In a recent interview with Rolling Stone, Randall Park highlighted a prevalent problem in Hollywood — the industry’s frequent misinterpretation of blockbuster successes.
Park was discussing Greta Gerwig‘s Barbie, which grossed more than $1.4 billion globally on its way to an all-but-assured Best Picture nomination, and he pressed the industry to internalize a crucial lesson rather than simply applaud the film’s financial feat — the significance of diversity and inclusivity in filmmaking.
Park’s critique mirrors Hollywood’s struggle to learn from its triumphs. The colossal triumph of Barbie led some to oversimplify it as a template for other toy-based movies, but Park’s counterargument delves deeper, underscoring the urgency of prioritizing diverse, empowering narratives.
This leads us to the aftermath of Barbie‘s overwhelming success. Now that the WGA strike is all but officially over, Mattel will surely start to prioritize a sequel led by Margot Robbie, and possibly a spinoff or two starring Ryan Gosling and other Kens. However, this franchise expansion is fraught with potential challenges reminiscent of The Lego Movie, which spawned two spinoffs and a sequel that served as the culmination of the toymaker’s cinematic effort. But as the Lego universe expanded, it struggled to replicate the genuine charm that characterized the original 2014 movie, and as we know, diminishing financial returns spell doom for any franchise, no matter how creative.
The Lego Movie grossed $468 million worldwide in 2014, and its 2019 sequel, The Lego Movie 2: The Second Part, took in only $199 million worldwide — a brick, indeed. The writing was likely on the wall in 2017, when The Lego Batman Movie took in $312 in February, while The Lego Ninjago Movie grossed $123 million worldwide just seven months later, illustrating the sheer power of “Batman” in a title. The latter film wound up losing money for the studio, halting any further IP-branded spinoffs in their tracks.
Seeing as how the franchise quickly lost momentum, Warner Bros. let its Lego deal expire, allowing Universal to pick up the film rights in 2020. The studio’s five-year deal hasn’t yielded any movies yet, let alone official announcements regarding the Lego projects that are in development.
Like Phil Lord and Chris Miller, the creative minds behind the Lego franchise, Greta Gerwig is a visionary filmmaker with a distinctive creative style of her own that is characterized by wit, creativity, and depth. And like Lord and Miller, Gerwig is all but destined to face the pitfalls of the industry — everyone wants to be in business with her, but not everyone is ready to give up creative control. On Barbie, Mattel ceded just that to Gerwig, and the company was handsomely rewarded for the trust and faith it had in her.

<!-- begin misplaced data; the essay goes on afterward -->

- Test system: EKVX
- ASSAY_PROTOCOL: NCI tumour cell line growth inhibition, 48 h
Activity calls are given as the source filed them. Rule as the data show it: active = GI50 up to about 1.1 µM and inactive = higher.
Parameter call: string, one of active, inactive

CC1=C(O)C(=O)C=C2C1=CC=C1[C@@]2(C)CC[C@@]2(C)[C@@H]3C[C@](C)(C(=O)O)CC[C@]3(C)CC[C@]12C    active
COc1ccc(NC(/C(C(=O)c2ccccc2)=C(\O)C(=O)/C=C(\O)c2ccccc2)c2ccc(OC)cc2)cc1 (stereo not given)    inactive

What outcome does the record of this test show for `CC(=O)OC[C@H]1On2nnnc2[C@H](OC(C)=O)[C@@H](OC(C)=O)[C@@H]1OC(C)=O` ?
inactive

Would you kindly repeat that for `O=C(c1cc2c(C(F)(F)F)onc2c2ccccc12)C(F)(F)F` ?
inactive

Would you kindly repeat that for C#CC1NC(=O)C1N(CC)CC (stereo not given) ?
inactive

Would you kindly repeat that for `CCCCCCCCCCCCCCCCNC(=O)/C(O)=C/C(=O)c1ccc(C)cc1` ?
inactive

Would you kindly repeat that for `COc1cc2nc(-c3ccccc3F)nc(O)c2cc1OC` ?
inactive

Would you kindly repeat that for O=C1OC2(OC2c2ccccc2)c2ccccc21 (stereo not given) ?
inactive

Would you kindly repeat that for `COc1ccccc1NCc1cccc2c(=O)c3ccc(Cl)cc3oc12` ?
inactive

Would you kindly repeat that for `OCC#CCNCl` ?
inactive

This is one of the lessons that Hollywood must learn — to let the creatives actually be creative and stay out of their way. But Mattel should also look to Lego franchise to navigate the foreign terrain of film franchise expansion, for there are valuable lessons to be learned from where that franchise went wrong. The key lies in finding a delicate balance between extending the Barbie universe and preserving the enchanting essence that captivated audiences in the original film. Oversaturation poses a significant risk to the franchise’s longevity, potentially eroding what made the first movie special, and thus a global hit.
Under Gerwig’s creative direction, Barbie resonated with audiences worldwide, but you have to leave them wanting more, as audience fatigue will only backfire and dilute the brand’s core appeal. We’ve already seen that happen with certain franchises that have churned out a never-ending stream of TV series that both complement big-screen features and simultaneously make them less of an event.
Thus, Mattel must exercise caution in its marketing and distribution strategies, avoiding a rapid series of sequels and spinoffs. Instead, the company should focus on a well-planned release schedule that allows audiences to savor each installment while maintaining excitement for the next. And before the company gets ahead of itself, it needs to lock down Gerwig now for the sequel. She’ll demand top dollar and she’ll be worth every penny.
Barbie wasn’t a hit simply because it was based on the world’s most popular toy. It boasted intricate storytelling featuring character development and themes of empowerment. As Mattel embarks on an expansion of the franchise, it is crucial to preserve those elements while staying true to the doll’s foundational principles.
After all, Gerwig’s film stands as a shining example of the importance of crafting narratives that embrace diverse perspectives and empower marginalized voices — and a great dance number never hurts, either.